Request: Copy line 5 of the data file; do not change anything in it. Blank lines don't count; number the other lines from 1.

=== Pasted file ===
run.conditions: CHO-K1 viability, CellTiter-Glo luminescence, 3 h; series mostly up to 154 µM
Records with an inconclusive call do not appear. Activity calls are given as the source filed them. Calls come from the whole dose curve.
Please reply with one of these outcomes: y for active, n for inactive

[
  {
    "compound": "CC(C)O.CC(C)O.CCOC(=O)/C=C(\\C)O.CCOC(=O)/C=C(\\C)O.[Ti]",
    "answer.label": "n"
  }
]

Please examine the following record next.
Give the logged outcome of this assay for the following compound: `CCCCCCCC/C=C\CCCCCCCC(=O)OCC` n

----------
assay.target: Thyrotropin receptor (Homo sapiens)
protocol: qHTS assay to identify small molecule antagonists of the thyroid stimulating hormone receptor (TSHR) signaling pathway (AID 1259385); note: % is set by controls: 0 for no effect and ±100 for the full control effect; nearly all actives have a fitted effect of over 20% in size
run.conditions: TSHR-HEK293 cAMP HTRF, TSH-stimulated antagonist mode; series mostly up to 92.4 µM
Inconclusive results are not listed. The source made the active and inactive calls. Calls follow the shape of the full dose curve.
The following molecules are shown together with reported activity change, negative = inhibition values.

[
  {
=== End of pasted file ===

  {